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Koreas Exchange List of Participants for Reunions


Oh Seong-ik (R), 83, who said he has family members living in North Korea, smokes after preparing documents for reunion, outside the Red Cross building in Seoul, South Korea, September 7, 2015.

Oh Seong-ik (R), 83, who said he has family members living in North Korea, smokes after preparing documents for reunion, outside the Red Cross building in Seoul, South Korea, September 7, 2015.

South and North Korea Thursday exchanged a list of participants for a rare inter-Korean family reunion, moving closer to an implementation of a key agreement between the two Koreas.

Red Cross officials from the two sides met at the Panmunjom truce village that divides the two Koreas and exchanged the list with names of 90 South Koreans and 97 North Koreans, according to South Korea's Unification Ministry. The reunion will allow families separated by the Korean War six decades ago to be reunited with their relatives.

In late August, the two Koreas reached a deal that eased tensions on the Korean peninsula over North Korea's alleged land mine attacks on South Korean soldiers. The deal calls for both sides to take a series of steps to promote dialogue and exchanges, including a reunion for the separated families. Seoul has pushed for the resumption of the reunions since early last year, when Pyongyang unilaterally stopped talks for a reunion over political relations with Seoul. Many analysts in Seoul see the resumption of the reunions as an important first step toward improving inter-Korean ties.

Recently, North Korea threatened to cancel the planned reunions over comments by South Korea's president about Pyongyang's nuclear weapons and human rights records.

Key to inter-Korean ties

South Korea's Unification Minister Hong Yong-pyo told lawmakers Seoul will seek talks with Pyongyang to discuss regularization of reunions and increasing the size of the participants list.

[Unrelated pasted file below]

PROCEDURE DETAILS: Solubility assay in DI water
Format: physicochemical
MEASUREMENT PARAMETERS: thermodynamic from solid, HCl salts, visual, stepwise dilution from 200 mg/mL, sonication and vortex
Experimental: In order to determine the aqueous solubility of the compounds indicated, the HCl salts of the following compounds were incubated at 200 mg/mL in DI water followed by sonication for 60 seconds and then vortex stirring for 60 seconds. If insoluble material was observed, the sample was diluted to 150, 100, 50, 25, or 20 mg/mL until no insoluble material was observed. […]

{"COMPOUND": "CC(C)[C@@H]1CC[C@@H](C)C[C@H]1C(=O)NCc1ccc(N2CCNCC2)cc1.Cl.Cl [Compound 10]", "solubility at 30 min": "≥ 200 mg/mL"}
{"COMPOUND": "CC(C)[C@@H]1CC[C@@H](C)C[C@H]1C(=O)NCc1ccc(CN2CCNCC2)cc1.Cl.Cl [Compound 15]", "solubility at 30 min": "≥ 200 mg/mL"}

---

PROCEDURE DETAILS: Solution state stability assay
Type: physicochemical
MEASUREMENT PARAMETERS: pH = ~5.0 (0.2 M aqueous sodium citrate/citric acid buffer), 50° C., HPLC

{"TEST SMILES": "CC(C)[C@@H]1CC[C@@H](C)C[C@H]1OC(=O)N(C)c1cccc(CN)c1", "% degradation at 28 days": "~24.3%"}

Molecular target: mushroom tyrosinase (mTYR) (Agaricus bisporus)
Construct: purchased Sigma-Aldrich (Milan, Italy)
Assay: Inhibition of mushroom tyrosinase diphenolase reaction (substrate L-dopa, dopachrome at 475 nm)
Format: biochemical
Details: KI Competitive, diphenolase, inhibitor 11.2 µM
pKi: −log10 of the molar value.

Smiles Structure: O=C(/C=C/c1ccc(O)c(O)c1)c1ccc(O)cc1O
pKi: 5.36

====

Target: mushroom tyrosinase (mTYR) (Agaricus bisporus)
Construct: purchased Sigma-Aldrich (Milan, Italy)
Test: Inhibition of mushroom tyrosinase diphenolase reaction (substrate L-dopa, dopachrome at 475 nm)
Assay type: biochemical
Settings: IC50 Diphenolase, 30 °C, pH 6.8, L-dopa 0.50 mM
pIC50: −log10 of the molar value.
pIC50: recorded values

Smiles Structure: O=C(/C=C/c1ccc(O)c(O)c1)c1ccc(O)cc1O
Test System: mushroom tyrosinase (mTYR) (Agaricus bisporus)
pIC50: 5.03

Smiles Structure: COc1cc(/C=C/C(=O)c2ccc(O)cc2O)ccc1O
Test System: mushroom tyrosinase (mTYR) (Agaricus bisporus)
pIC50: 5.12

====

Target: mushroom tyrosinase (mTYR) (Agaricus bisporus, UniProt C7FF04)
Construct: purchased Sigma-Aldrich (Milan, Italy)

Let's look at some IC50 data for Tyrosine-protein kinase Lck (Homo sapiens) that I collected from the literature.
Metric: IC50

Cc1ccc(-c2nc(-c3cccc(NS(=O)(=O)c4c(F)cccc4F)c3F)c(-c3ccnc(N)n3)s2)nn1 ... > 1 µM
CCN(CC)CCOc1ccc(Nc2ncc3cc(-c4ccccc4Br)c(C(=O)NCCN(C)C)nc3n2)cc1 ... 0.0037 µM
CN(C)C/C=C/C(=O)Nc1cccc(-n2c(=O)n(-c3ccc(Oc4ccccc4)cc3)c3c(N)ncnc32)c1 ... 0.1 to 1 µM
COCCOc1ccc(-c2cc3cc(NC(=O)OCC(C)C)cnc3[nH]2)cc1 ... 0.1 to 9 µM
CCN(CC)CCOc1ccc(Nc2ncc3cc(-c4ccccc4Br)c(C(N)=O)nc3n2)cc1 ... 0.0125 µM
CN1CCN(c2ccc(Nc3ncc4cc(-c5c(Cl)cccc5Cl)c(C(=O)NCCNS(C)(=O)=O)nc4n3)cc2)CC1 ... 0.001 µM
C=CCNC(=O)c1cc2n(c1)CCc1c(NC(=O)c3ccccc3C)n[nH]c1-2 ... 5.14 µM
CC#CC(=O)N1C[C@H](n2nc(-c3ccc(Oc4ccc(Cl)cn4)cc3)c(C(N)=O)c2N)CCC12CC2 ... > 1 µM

"We are working to confirm whether they are still alive. We are conducting a one-to-one survey on some 60,000 people. Once the survey is done, I hope we can hold reunions in a more effective manner through exchanges of letters and meetings," said Hong in reference to elderly South Koreans who once applied for reunions.

According to the Unification Ministry, nearly 130,000 South Koreans were registered as separated families between 1988 and July 2015. Almost half of them have died without seeing their relatives in North Korea. More than 80 percent of the applicants who are still alive are over age 70.

The reunion event is set for October 20-26 at Mount Kumgang, North Korea's resort. The two sides will hold two rounds of reunions during the event. The North Korean participants will meet with their families from South Korea first, and the South Koreans will meet with their relatives in North Korea during the second round of reunions. A team of South Korean officials and technicians is staying at the resort to repair the facilities of a meeting room.

Tension over missile threats

The reunions come amid heightened tensions on the Korean peninsula over North Korea's missile and nuclear threats. Analysts speculated Pyongyang could launch a long-range rocket to mark the 70th anniversary of the founding of the ruling Workers' Party October 10. However, South Korean officials say Pyongyang's long-range rocket launch during the celebrations seems unlikely. Instead, the communist country could fire short-range projectiles to mark the anniversary, according to officials in Seoul.

"There are signs of short-range projectile firings," said South Korea's Defense Minister Han Min-koo in a parliamentary audit session Thursday. Han said North Korea might fire the projectiles not from the country's main rocket launch site in Tongchang-ri but from other locations.

The two governments have arranged 19 rounds of face-to-face reunions since 2000, and the last round of reunions was held in February 2014.

Jee Abbey Lee contributed to this report, which was produced in collaboration with the VOA Korean service.

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